Saturday, November 7, 2015

Puffed With Yummy Goodness

If you want fun eating then make any kind of popover. These are a quick bake and taste delicious with anything sweet or savory. Best of all even the most novice of home chefs can whip them up without any trouble. Making a batch is as easy as gobbling them down.

Popovers are the American cousins to Yorkshire pudding. it was settlers from Maine who brought it over and changed the recipe somewhat.A bit of garlic was added to the batter  along with herbs and, of course the drippings from the roast beef. These were also made with pork drippings, a slight variation from the Yorkshire recipe. The modern popover has a buttery taste thanks to just the basic's just eggs , flour milk and salt. If you are making a roast beef, then by all means use the dripping to flavor the puffs - although to be honest the first thing everyone will do is ladle copious amounts of gravy over them. Their parent , Yorkshire pudding is another easy bake and so delicious with a good roast.The recipe began in the 1730's when wheat flour became more widely available . Cooks began to use drippings from beef and mutton for extra taste and moisture. These were called dripping puddings and were in English cuisine for centuries before. This variation was taken from a recipe originating in Burgundy France. Yorkshire pudding has more eggs than popovers along with a tablespoon or two of meat drippings for ruchness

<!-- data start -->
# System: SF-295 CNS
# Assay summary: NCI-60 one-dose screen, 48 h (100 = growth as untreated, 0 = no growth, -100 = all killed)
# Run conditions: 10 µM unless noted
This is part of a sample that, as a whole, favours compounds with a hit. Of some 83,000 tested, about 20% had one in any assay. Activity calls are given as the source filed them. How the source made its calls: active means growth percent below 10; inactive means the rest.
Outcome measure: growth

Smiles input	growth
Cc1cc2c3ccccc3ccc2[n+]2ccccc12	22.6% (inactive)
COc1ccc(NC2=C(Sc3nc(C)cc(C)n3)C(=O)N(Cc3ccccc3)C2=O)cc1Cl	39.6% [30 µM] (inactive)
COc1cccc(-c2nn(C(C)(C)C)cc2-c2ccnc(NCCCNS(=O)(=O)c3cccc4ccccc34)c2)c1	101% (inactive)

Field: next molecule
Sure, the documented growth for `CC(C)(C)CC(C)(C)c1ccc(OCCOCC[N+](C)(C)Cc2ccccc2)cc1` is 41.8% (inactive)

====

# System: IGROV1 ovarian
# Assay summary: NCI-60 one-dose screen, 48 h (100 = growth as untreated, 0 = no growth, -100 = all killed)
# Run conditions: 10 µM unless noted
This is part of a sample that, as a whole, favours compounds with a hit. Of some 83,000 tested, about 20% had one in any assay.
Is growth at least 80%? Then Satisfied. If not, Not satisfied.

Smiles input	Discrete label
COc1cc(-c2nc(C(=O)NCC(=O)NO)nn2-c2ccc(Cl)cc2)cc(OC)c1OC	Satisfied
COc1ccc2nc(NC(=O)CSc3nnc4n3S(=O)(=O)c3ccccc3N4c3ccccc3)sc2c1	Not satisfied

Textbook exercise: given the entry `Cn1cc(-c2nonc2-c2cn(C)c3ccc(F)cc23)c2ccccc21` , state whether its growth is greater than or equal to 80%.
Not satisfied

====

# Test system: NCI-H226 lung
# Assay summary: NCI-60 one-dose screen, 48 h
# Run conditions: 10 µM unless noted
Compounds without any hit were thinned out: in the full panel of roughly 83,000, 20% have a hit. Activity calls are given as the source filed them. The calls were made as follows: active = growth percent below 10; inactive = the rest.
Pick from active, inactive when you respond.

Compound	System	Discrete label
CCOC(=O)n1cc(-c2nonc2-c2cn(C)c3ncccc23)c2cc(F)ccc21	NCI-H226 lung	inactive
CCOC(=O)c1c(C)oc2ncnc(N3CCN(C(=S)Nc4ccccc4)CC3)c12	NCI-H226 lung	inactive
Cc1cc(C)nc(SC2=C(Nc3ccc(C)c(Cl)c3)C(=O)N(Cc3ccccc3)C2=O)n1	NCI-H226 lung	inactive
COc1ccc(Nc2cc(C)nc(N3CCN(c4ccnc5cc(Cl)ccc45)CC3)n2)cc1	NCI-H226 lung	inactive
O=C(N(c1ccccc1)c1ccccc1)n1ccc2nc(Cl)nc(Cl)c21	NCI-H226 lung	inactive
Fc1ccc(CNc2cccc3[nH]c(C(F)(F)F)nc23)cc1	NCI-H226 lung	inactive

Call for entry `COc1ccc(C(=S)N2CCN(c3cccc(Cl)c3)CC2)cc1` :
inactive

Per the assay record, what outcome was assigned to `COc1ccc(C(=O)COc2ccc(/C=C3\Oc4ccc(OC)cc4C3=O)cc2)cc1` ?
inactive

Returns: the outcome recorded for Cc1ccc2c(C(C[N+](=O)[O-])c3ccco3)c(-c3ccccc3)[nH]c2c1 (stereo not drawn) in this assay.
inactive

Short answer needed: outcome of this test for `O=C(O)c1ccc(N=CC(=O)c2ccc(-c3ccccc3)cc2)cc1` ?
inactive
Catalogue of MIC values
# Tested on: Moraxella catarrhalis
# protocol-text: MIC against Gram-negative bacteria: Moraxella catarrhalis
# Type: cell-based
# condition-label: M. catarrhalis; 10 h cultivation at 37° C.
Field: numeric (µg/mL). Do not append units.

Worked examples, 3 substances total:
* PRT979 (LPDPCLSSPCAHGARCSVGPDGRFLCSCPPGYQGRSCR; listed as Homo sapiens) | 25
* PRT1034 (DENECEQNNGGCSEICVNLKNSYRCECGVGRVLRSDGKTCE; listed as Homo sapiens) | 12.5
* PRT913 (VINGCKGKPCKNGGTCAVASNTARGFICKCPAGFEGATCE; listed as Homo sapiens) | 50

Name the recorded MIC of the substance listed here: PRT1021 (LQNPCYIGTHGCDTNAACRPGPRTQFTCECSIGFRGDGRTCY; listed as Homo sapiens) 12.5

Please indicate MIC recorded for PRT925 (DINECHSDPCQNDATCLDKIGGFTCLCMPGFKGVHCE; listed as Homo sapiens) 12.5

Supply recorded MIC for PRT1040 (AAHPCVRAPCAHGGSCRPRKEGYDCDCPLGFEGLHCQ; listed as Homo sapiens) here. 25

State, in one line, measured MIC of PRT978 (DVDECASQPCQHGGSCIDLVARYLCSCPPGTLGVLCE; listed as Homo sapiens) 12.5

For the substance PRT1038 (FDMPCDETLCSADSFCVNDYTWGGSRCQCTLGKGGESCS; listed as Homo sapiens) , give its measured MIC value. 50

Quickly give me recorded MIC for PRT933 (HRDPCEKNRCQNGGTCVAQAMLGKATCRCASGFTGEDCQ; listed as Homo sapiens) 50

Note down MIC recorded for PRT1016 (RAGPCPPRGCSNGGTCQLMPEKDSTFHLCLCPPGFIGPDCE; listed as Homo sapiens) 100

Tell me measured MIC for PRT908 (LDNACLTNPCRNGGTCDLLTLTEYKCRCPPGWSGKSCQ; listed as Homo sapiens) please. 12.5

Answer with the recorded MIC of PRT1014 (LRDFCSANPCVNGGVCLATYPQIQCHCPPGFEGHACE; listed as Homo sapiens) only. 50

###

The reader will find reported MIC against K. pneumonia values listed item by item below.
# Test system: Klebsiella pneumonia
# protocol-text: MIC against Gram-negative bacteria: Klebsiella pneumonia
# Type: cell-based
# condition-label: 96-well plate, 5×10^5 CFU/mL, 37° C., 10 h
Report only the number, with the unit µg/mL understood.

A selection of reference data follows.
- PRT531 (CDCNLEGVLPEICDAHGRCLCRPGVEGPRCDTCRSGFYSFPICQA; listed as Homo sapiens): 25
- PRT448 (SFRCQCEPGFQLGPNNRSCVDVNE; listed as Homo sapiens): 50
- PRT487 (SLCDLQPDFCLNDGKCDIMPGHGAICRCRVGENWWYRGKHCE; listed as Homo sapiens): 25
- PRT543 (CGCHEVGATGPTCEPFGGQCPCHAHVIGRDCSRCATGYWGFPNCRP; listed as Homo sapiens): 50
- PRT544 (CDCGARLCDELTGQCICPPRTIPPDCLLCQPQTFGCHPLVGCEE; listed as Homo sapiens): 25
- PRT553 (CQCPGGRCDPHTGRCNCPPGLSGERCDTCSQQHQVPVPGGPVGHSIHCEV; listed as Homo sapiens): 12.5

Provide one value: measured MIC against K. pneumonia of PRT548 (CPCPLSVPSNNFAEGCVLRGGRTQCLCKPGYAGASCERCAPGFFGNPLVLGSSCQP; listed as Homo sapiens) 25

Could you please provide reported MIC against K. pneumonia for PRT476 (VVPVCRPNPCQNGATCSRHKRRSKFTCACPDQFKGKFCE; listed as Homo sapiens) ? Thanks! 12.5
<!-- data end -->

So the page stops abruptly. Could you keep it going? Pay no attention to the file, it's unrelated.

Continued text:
Popovers came come in bigger ,single servings. Melissa Clark wrote about one, a Dutch baby or Dutch  puff in her A Good Appetite column in last Wednesday's New York Times Food section. The dish is usually meant to be a sweet one, served with lemon and powdered sugar as a breakfast dish. She takes it to another level by creating a savory one thanks to the addition of Parmigiano-Reggiano cheese (you could use Gruyere) along with fresh thyme.. Twisting the recipe this way makes it somewhat similar to the French gougere, the savory cheese puff made with cheese. These are a little more complicated to whip up , thanks to the complexities of the batter. If you're a novice home chef then the Dutch baby is for you.The simple puff pancake was  derived from the German pfannkuchen, and were renamed by one of the owners at Manca's CafĂ© in Portland Oregon in 1942. Another name is David Eyre pancake named after the famed New York Times food writer. It' a baked pancake that  included for color and better texture too.You can also make a plain one, simply laced with nutmeg or cinnamon. it has to be eaten straight from the oven , usually with maple syrup or powdered sugar and lemon.

If you want fun make popovers for a nice treat at breakfast, dinner or dessert. If you're selfish, then make a puffy , airy Dutch baby. Any kind is  just a golden cloud of deliciousness.

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